While countries in many parts of the world are reducing their military spending, Southeast Asian countries are bucking the trend. Total defense spending of ASEAN states doubled over the last 15 years in absolute terms, with countries like Indonesia and Thailand witnessing military expenditure growth rates of 10 percent on a year-by-year basis.
Tightly interlinked with this rise in defense spending is an increase in arms procurements. Several Southeast Asian countries are going on arms spending sprees and buying new frigates, tanks, helicopters, fighter jets and submarines. Vietnam’s arms imports increased by almost 700 percent over the last decade, shifting Hanoi from the world’s 43rd largest arms buyer to the top 10.
Numerous media outlets and observers have interpreted these changes in the region’s arms dynamics as indicators of an arms race in Southeast Asia. The prospect of an arms race is interlinked with the broader context in which these changes are taking place: growing strategic uncertainty over China’s rise, anxiety about US withdrawal from the region and the persistence of various flashpoints between ASEAN countries.
But if one moves away from gazing at the absolute numbers, a more nuanced picture emerges. The value of ASEAN defense spending measured as a share of ASEAN’s combined GDP has remained fairly constant over the last decade. The defense expenditures of several big-spender countries measured as a share of their national GDP have in some cases stagnated (Indonesia) or even slightly decreased (Singapore) over this period.
It is also telling to look at what Southeast Asian countries are buying. A lot of money is being spent on modernizing weapons systems that have been barely functional for years. Take the Indonesian navy, for example, where observers estimate that up to a third of all navy ships are not seaworthy. And the Philippines’ recent acquisition of a dozen new South Korean fighter jets looks much less impressive if one considers that the last functioning fighter jet in the country was retired in 2005.
Taking these factors into account, equating the changing arms dynamics of Southeast Asia with an arms race appears somewhat hyperbolic. While intra-ASEAN disagreements do flare up occasionally, there is no lasting antagonism between two or more states in the region. Nor are these states upgrading militarily in anticipation of or in reaction to the arms procurements of other countries.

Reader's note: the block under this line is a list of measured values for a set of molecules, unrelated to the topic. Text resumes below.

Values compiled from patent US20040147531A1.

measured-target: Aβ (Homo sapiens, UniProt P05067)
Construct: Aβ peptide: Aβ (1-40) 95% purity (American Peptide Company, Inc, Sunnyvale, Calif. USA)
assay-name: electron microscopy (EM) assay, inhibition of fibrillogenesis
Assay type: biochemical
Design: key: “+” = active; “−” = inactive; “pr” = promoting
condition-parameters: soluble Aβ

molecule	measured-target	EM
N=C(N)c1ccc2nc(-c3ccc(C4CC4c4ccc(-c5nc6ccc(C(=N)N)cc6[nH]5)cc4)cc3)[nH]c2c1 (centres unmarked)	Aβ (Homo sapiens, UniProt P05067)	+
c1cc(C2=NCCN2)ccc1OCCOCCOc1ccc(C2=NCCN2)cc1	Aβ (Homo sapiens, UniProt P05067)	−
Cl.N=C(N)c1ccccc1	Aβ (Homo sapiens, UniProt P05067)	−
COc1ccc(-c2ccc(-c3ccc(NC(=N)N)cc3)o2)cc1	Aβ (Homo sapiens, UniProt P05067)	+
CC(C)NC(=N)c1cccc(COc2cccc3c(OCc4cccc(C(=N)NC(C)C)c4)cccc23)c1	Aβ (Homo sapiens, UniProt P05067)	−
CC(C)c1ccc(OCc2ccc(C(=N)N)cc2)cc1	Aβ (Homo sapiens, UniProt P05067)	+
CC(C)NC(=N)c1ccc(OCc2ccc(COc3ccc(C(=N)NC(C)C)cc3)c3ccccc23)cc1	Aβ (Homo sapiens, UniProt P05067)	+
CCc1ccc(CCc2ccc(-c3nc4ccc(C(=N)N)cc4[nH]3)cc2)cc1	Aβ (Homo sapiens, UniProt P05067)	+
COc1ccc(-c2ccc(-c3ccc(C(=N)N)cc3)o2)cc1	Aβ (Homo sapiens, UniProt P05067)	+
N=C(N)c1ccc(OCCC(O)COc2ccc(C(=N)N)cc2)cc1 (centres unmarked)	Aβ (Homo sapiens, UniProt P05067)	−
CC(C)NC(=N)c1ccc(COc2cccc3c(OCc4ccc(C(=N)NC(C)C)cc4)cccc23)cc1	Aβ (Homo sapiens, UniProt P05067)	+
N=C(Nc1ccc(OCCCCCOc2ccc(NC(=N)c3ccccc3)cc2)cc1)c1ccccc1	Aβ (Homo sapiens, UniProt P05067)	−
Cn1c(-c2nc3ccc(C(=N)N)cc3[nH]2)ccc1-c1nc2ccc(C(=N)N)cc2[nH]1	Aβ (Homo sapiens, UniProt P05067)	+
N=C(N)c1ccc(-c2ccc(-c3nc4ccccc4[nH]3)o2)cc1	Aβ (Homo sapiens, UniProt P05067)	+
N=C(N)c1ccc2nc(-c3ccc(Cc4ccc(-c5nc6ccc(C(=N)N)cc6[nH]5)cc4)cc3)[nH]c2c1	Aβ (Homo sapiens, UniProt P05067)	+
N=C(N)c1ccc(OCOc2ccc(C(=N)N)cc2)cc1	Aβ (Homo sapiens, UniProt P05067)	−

However, while changes in Southeast Asia’s regional arms dynamics remain below the threshold of an arms race, they do amount to more than a maintenance of the status quo.
The littoral countries of the South China Sea have committed large chunks of their military spending to upgrading their naval capacity, including in maritime aviation, mobile anti-ship missile systems and maritime surveillance.
For a country like Vietnam, the recent purchase of six Russian submarines does not equate to obtaining military superiority vis-a-vis other regional powers. Yet the purchase enables Hanoi to begin pursuing asymmetrical Anti-Access/Area Denial (A2/AD) strategies to curtail the freedom of movement and strategic options of other powers. So in some sectors, the rearmament taking place is indeed of a competitive nature and is shifting some aspects of the regional military balance.
These observable changes in Southeast Asia’s arms dynamics are in line with two wider trends.
Many of the region’s militaries are undergoing a strategic reorientation away from an almost exclusive focus on counter-insurgency and domestic stability towards external defense, power projection and conventional warfare. This trend is linked to growing uncertainty in Southeast Asia over China’s rise as well as the possible impact on regional security of US–China geostrategic competition.
Southeast Asia is also marred by the ongoing militarization of regional conflicts (such as in the South China Sea), coupled with national strategic cultures that perceive military weakness as detrimental to national security. Domestic factors also come into play here: Thailand drastically boosted its defense spending after the military coups of 2006 and 2014, and Myanmar has pointed to the multitude of armed insurgent groups inside the country to legitimize recent spikes in its defense spending.
While numerous studies cast doubt on the existence of a causal link between a rise in defense spending and the outbreak of military conflict, the defense upgrading taking place in Southeast Asia certainly contributes to growing regional tensions.
New trends in arms spending are heightening mutual distrust about the intentions and power ambitions of neighboring states. This distrust is intensified by a lack of effective arms control and transparency mechanisms. There is no regional agreement on arms control, and numerous states in the region have repeatedly circumvented international agreements such as the UN Register of Conventional Arms or the Arms Trade Treaty. And the enhancement of available weapon systems makes the potential outcomes of military conflict more severe. Many of the weapons recently acquired are, simply put, more potent and deadly.
If current trends in Southeast Asian defense spending continue, the changing arms dynamics could have a lasting negative impact on regional security and stability for the foreseeable future.
Felix Heiduk is Senior Associate in the Asia Division of the German Institute for International and Security Affairs, Berlin. This was written for the East Asia Forum, a platform for analysis and research on politics, economics, business, law, security, international relations and society relevant to public policy based out of the Crawford School of Public Policy at the Australian National University